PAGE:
John Kerry is being sworn in as Secretary of State, taking over from Hillary Clinton.
Professor of politics and chair of Middle Eastern Studies at the University of San Francisco, Zunes recently wrote the piece "The Case Against Kerry." He said today in assessing Hillary Clinton's foreign policy: "It is not unusual for a president to want to be his own secretary of state, but rarely has a secretary so badly wanted to be her own president. Unlike most administrations -- in which the State Department would sometimes challenge the hawks in the National Security Council -- it has been the other way around under Obama, as the NSC was forced to play the moderating voice to the hawkish Secretary of State Clinton and her appointees. Clinton pushed for stronger U.S. support for pro-Western dictators in Tunisia, Egypt, Yemen, and Bahrain, as well as the Moroccan occupation of Western Sahara. She successfully convinced the initially critical White House to support the right-wing golpistas in Honduras who ousted that country’s democratically-elected government in 2009. She was a major proponent of NATO’s military intervention in Libya’s civil war and has encouraged a more active U.S. role in the Syrian conflict. ...
"Clinton came to the State Department with a penchant for military solutions to complex political problems and a propensity to exaggerate alleged threats against the United States and its allies. As a senator, she had supported the invasion and occupation of Iraq, attacked the United Nations, opposed restrictions on land mines and cluster bombs, defended war crimes by allied right-wing governments, and largely embraced Bush’s unilateralist agenda. While she moderated her positions somewhat once she became Secretary of State, Clinton was one of the administration’s more hawkish voices."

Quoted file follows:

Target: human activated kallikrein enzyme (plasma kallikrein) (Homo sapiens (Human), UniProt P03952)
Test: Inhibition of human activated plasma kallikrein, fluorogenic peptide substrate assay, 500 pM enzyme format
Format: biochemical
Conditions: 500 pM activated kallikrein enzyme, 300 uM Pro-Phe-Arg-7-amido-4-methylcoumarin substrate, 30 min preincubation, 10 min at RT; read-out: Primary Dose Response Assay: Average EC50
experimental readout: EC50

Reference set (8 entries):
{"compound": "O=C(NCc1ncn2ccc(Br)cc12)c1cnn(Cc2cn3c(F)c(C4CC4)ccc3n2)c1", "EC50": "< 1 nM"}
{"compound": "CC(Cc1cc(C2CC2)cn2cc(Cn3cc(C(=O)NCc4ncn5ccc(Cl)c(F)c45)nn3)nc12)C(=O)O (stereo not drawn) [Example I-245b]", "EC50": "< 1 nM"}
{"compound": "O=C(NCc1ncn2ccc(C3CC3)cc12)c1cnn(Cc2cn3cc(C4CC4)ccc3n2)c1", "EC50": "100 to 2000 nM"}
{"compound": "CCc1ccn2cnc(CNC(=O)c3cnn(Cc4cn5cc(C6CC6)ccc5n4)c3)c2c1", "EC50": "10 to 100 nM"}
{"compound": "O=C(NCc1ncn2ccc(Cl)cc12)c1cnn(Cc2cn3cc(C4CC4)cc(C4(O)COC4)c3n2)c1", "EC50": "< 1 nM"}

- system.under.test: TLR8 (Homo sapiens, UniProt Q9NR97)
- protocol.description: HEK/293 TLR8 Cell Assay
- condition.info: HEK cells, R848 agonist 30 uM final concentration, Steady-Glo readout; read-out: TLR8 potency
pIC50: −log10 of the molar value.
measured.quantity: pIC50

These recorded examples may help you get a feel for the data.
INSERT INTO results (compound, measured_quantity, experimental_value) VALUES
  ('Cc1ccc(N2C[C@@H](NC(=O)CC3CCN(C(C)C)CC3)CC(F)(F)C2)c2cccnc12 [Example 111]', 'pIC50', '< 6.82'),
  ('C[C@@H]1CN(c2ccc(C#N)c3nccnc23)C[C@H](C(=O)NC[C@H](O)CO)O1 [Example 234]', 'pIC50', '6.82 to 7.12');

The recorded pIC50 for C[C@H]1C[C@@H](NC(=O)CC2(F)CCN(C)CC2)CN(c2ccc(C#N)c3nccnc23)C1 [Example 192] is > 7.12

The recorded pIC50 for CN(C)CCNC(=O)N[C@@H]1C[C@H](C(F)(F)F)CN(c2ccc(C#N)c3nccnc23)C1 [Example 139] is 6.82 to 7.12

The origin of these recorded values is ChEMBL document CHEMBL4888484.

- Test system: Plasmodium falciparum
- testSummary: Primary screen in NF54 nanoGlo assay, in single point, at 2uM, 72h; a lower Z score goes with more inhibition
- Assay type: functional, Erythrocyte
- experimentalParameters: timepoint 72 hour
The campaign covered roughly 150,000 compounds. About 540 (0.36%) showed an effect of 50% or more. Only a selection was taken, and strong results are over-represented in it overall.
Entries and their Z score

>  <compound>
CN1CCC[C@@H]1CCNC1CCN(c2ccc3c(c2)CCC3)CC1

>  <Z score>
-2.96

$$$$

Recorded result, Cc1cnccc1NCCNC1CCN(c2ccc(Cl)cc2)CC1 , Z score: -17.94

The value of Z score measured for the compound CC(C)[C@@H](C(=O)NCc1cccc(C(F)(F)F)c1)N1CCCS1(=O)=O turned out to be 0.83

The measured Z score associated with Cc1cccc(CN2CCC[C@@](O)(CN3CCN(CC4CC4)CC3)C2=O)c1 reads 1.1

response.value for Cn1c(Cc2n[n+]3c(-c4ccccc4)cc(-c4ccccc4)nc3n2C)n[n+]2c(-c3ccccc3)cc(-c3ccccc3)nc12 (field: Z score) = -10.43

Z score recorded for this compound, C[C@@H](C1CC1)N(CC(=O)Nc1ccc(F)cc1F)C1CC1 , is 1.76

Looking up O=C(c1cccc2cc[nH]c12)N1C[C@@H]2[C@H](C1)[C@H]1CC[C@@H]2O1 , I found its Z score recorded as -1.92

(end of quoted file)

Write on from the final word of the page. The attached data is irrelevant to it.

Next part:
Matthew Breen is editor-in-chief of The Advocate. He was previously executive editor of Out magazine. Waaay back in the day he worked for the Sundance Film Festival, was a freelance music and film reviewer, and for a time was a lousy publicist.
Gosztola just wrote the piece "CIA Whistleblower John Kiriakou, Sentenced to 30 Months in Jail, Wears Conviction as ‘Badge of Honor'
," which states: "A former CIA officer, who was the first member of the agency to publicly acknowledge that torture was official U.S. policy under the administration of President George W. Bush, has been sentenced to 30 months in jail. He was convicted in October of last year of violating the Intelligence Identities Protection Act when he provided the name of an officer involved in the CIA’s Rendition, Detention and Interrogation program to a reporter.
President of Veterans for Peace
, Bolger said today: "It's kind of a civil rights issue, certainly anyone who is capable of doing any job should be able to do it. However, I don't see this as cause for a big celebration. We should be trying to abolish war. The U.S. shouldn't be sending ANY combat troops to these wars." Bolger can also talk about cases of sexual assault and harassment in the military.
Gay author Wade Rouse
Multiple award-winning story teller of minority issues